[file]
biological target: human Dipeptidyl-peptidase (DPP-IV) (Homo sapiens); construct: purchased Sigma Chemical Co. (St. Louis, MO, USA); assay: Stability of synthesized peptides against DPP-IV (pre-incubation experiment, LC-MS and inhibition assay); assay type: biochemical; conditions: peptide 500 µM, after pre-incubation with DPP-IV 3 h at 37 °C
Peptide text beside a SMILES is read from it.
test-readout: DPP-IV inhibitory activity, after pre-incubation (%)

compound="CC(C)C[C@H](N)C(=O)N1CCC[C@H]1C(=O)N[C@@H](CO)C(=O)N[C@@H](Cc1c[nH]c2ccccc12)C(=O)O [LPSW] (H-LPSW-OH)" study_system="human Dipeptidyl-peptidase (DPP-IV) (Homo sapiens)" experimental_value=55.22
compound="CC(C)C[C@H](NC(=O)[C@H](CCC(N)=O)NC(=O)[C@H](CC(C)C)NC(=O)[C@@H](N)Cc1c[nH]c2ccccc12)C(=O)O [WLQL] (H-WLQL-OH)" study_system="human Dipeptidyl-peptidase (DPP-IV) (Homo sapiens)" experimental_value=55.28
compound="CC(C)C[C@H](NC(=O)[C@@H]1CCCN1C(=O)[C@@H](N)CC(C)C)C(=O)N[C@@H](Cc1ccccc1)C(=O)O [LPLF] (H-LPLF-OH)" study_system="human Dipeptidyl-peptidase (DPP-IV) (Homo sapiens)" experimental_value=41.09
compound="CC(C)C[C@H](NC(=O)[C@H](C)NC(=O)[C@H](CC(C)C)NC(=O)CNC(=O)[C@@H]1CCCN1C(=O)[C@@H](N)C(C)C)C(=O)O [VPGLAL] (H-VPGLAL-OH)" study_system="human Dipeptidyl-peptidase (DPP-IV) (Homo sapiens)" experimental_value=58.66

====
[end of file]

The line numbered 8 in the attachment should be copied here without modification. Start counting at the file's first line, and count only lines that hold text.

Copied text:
====